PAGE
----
Issue • Claim: acquisition of discourse integration is an extended process • Even up to 6 yrs of age children may fail in correct discourse-linking: • Pronouns • Definite articles • Tense(Karmiloff-Smith 1981; Avrutin 1999; & others)
But… • In ordinary everyday language use, children do no seem to have much trouble with phrases that rely on discourse integration, notably ellipses, neither in production nor comprehension.
Examples (Sarah corpus) *CHI: I drink it all up . *CHI: give me some more . *CHI: a lot . *MOT: I don't see any more . *CHI: yes you do . *MOT: want a little milk ? *MOT: want some ? *CHI: (a)n(d) shake it all up . *CHI: a bigger one ? *MOT: mmhm .
Question • How do children understand such expressions?
Proposals • Heavy reliance on discourse context (nonverbal and visual information) • discourse context dominates syntax • Children are in fact capable of reconstructing ellipsis • syntax dominates discourse context
Our hypothesis • Ellipsis reconstruction, and, hence, discourse linking through ellipsis, is a very early attainment in language acquisition. • Reason: ellipsis reconstruction depends on syntactic configuration (in contrast to discourse anaphors such as pronominals and determiners). • Syntax is (very) early and can support the interpretation of ellipsis.
Hypothesis: The acquisition of ellipsis should simply follow in the footsteps of the initial acquisition of grammar. As each new level is constructed, the child can construct a parallel level in silence.
Aims • To show that children understand ellipsis at an early age • To show that they do so by linguistic reconstruction, not deixis or, more generally, reliance on (nonverbal) context.
Means • Three experiments probing children’s understanding of nominal ellipsis • preferential looking (English)[NPsome ___ ] • Sentence-picture matching task (English and Dutch)[NPtwo ___ ] • Truth-value judgment task (Dutch)[NPtwo ___ ] & effect of there-insertion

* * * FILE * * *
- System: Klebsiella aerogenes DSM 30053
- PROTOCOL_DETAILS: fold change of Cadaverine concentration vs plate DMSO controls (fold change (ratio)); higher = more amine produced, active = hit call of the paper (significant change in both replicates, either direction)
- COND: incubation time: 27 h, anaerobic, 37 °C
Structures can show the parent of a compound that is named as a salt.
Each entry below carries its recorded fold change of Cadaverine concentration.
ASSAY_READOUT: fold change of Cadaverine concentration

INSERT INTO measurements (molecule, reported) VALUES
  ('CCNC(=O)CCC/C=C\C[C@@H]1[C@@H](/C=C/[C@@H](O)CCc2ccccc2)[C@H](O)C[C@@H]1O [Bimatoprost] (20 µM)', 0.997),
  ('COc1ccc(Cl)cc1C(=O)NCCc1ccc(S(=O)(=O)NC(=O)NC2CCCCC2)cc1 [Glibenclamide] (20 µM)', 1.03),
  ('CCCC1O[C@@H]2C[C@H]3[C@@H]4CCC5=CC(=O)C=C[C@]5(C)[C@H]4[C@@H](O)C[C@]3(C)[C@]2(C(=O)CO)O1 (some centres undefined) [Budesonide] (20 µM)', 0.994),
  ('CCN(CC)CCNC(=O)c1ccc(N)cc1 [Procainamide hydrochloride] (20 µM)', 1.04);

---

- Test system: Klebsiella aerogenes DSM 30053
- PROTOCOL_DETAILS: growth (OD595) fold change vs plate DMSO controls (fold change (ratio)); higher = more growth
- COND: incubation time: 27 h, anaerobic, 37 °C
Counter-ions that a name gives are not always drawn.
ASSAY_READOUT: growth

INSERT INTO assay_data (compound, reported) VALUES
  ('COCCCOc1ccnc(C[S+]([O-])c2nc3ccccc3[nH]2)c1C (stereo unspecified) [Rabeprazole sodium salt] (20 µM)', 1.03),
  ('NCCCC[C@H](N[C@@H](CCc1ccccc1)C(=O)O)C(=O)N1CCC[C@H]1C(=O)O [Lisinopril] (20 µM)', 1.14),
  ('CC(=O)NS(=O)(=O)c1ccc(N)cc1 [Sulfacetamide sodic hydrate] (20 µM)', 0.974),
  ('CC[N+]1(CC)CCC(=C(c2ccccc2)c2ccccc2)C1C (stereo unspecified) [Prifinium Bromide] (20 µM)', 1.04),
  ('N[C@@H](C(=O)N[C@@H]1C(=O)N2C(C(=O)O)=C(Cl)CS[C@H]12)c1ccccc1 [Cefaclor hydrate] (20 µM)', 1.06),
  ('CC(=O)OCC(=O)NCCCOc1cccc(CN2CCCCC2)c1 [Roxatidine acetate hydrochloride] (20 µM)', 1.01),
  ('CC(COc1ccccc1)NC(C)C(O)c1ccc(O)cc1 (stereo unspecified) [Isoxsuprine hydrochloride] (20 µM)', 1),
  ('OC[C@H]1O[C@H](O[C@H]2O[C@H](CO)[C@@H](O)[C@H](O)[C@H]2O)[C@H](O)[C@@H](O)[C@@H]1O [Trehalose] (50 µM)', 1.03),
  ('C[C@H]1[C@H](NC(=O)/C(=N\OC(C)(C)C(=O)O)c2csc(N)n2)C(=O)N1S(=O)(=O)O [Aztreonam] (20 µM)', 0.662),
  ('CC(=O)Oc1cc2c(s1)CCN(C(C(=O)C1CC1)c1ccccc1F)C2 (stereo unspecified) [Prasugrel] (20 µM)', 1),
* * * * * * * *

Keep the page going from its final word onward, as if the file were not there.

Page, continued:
Experiment 1(Jones, Hirsh-Pasek & Roeper, in preparation) • Can young children infer the object of noun phrase ellipsis? • Subjects: 18 3-year-olds, range = 36.00 - 46.99 months, M = 40.78 • Procedure: • Two labeled transitive action sequences, each followed by one test trial • Participants asked to point to the video clip best representing the noun phrase elliptical sentence. • Conditions counterbalanced for target order
“John has socks” Can you find: “John wants to eat some.” “Kate is cooking pancakes.” Can you find: “John wants some.”
Experiment 1: Results • Initial analyses show that 3-year-olds pointed to the target action 77.78% of the time, a result significantly different from chance, t(17) = 3.82, p = .001. • No effects of gender or target order. • Tentative conclusion:3-year-olds reconstruct the missing element in the elliptic expression ‘some __’.
Experiment 2(Wijnen, Roeper & Van der Meulen, 2004) • Participants: • 28 American English-speaking children; mean age 53.6 months (4:6, range 40-69) • 47 Dutch-speaking children, mean age 41.5 months (3;6, range 28-57) • Task: sentence-picture verification • Materials • 15 short stories, ending in pertinent questions, combined with different pictures
Adjunct mism. Control Arg+Adj mism.
Reconstruction Some kids are playing in the sandbox. Are two upside down? Two = two [kids]ARG [in the sandbox]ADJ